I found Ludwik Krzyzycki & Franciszka Sikora. Easily enough I found Stanley Krzyzycki’s brother, Walter/Wladyslaw and his birth record. I also found Aleksander Jan Krzyzycki too. But no Stanislaw. I did see a few possible female Krzyzyckich who could also be siblings too. But I focused on a marriage record for a Joanna Krzyzycka because I knew if she was a sister then she would be older and would be a bookend child (along with Wladyslaw) and I would expect Stanislaw to be born between these two children. So I persisted. I read Joanna’s marriage record and yes she was a sister of Stanley Krzyzycki. She also married a man whose family name I did not recognize. So I looked at Joanna’s husband and indeed he was born outside the parish (Pacanów). Now from long experience I knew there would be an alegata or two about Joanna & her husband (Antoni Bąk). I found that Joanna’s age indicated an 1880 birth. Ergo, she was older. I had my bookend child. What I did not expect to find was an Alegata of Joanna’s birth. Great I had her exact birthdate. But wait that meant Joanna was born elsewhere too, another parish besides Pacanow. Joanna was born in Zborówek! Zborówek is an adjoining parish to Pacanów. 

Ok now its getting interesting. First, I confirm Joanna’s birth by finding her actual birth record (Akt42) in 1880 Zborówek. Good. Now I walk forward, 1881, 1882, 1883, 1884, …,bingo! In 1885, (April 12th 1885), I found Stanisław Krzyżycki and this date matches some of his US records too! Wow that is persistence! Oh and the serendipity of such persistence? It turns out that Stanisław Krzyzycki’s Godfather is Antoni Elijasz. 

Wow, Stanley Eliasz & Stanley Krzyzycki are 1st cousins (not proven but a 75% likelihood by my estimate). So Katarzyna Krzyzycki & Ludwik Krzyzycki are siblings. Now I had proven a hard connection between Eliasz & Krzyzycki who came to America. 

I also have Eliasz & Krzyzycki in:
Pacanów, Zborówek and Szczebrzusz.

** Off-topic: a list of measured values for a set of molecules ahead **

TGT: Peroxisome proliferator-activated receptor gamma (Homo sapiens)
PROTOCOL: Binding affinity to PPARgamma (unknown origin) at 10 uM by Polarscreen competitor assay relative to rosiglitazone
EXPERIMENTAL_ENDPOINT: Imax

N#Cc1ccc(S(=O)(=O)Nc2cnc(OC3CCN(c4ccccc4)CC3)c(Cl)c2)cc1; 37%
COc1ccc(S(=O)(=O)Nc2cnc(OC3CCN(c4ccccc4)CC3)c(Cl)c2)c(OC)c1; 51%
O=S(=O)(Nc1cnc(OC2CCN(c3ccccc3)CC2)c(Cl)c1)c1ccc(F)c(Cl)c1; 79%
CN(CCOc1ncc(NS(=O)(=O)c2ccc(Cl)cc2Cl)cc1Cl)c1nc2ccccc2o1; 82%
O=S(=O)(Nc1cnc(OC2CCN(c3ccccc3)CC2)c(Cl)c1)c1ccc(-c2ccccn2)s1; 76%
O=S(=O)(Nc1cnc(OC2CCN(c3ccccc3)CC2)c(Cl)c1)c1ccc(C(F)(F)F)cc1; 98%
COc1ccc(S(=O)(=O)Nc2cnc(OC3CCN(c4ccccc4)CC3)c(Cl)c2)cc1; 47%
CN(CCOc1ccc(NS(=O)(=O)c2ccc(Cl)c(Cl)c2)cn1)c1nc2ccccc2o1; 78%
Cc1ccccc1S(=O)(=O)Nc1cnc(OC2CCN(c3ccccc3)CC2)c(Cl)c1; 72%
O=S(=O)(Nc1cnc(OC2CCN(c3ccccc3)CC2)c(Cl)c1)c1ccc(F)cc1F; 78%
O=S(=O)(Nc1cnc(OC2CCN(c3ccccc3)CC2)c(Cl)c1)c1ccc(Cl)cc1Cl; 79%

This can lead to many new facts (with research):

  1. Krzyzycki photographer took 1913 Eliasz photo in NY.

  2. Antoni Elijasz is a brother of my 2nd greatgrandfather, Jozef Elijasz.

  3. Stanley Eliasz (son of Antoni) is a cousin of Julian Elijasz (son of Ludwik Elijasz). I already know that their two wives are sisters from Pacanów. These two Janicki sisters are a sister and a cousin of my two Dorota Elijasz 2nd-cousins’ grandmothers!

So oddly enough I have connected Stanley Eliasz (Buffalo) to my family tree via the JANICKI affiliated family.  

I have since found more Eliasz Godparents to Krzyzycki children. Thus the Eliasz-Krzyzycki connection was further strengthened.

But that is a part of the bigger next story and my connection to Nancy Langer. Well of course, today’s story is also part of Nancy’s story and it in fact grew out of her story and my long-term virtual shoe-box. It just turned out that both Julian & Stanley Eliasz were a part of Nancy’s family and I am her affiliated family! Or are we actually related? Her trip to Poland this summer may answer that question.

That is Stanczyk’s short (longish) story on persistence & serendipity. Go make some serendipity yourself. 

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December 22, 2014

1772 Polish Wojewodztwo, Diocese, and Deaconates — #Polish #Genealogy #Maps

by C. Michael Eliasz-Solomon